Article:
Employee Data:  The original version of the CCPA did not contain an exemption for employees’ personal information. Assembly Bill 25 brings needed clarity to the question of whether employee data will fall under the CCPA. This is a critical issue, given that certain personal information is necessarily used on a daily basis for business. Under AB 25, employees and prospective employees are excluded from most of the CCPA’s protections, which include: the right to request deletion of personal information; the right to inquire about what personal information is collected; the right to inquire about the sources of personal information; the right to inquire about the purpose for collecting or selling personal information; and the right to inquire about the categories of third parties with whom the employer or prospective employer shares their personal information. 
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On August 22, 2019, the Substance Abuse and Mental Health Services Administration of the United States Department of Health and Human Services (“SAMHSA”) issued a proposed rule amending the Confidentiality of Substance Use Disorder Patient Records regulations set forth at 24 CFR Part 2.  These regulations were initially implemented to provide heightened protection of patient records covering the treatment of substance use disorder (“SUD”) provided by certain federally funded programs (“Part 2 programs”).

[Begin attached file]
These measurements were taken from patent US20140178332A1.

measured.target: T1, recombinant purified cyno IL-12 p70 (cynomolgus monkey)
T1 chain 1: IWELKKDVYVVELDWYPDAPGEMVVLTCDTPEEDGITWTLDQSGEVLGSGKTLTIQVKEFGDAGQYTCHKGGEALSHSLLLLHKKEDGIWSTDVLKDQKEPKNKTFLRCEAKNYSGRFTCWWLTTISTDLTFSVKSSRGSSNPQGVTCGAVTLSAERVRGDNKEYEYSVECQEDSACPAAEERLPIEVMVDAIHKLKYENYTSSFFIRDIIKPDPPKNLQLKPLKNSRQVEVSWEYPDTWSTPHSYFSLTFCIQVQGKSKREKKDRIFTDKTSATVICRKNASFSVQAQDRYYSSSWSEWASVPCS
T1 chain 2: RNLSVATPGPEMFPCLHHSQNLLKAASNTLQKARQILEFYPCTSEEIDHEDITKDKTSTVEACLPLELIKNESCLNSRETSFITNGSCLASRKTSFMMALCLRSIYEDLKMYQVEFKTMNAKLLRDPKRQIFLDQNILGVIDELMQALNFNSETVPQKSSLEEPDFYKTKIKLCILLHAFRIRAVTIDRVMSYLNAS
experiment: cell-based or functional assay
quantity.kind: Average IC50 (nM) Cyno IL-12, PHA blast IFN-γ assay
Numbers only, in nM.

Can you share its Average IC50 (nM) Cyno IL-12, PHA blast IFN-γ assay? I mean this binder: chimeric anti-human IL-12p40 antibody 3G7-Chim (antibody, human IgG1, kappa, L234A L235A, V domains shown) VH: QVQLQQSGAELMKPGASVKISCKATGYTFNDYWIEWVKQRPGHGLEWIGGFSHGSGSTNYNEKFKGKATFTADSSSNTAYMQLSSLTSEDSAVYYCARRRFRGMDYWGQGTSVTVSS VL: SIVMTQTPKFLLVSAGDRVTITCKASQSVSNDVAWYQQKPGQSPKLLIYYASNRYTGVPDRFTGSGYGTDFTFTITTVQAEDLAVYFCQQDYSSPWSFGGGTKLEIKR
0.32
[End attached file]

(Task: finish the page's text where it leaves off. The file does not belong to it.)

The proposed regulations do not modify the general requirements for the confidentiality of SUD patient records created by Part 2 programs.  Part 2 continues to prohibit the disclosure of SUD records without patient consent except as specifically permitted in situations such as in the case of a bona fide medical emergency, for purposes of scientific research, audit or program evaluation, or with an appropriate court order after showing good cause. 
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Following a security incident involving its website’s chat function, Delta filed suit in the Southern District of New York against its tech vendor, [24]7.ai. Delta alleged fraud, negligence and breach of contract. A consumer class action lawsuit had already been filed against Delta in the Northern District of Georgia, related to the same incident.

According to the Complaint, on March 28, 2018, Delta was notified by [24]7.ai that a security incident had potentially compromised personally identifying information and payment card data of up to 825,000 of Delta’s customers. Delta alleges that “at least one third-party attacker gained access to Defendants’ computer networks and modified the source code of Defendants’ chat services software to enable the attacker to ‘scrape’ PII and payment card data from individuals using websites of Defendants’ clients, including Delta’s website…” Delta engaged a forensics team and began working with federal law enforcement upon receiving notice from [24]7.ai. Delta then publicly announced the breach, notified its customers, launched free credit monitoring services, and filed a lawsuit against [24]7.ai. Delta is seeking reimbursement of all breach-related costs. 
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This blog post is the third in a series of Q&A posts following Dykema’s February 27, 2019 webinar on the California Consumer Privacy Act (“CCPA”). The statute takes effect on January 1, 2020–which is less than six months away. Please feel free to reach out to us if you have a unique question or would like to discuss in detail how the CCPA may apply to you.

You may see our first and second posts here and here.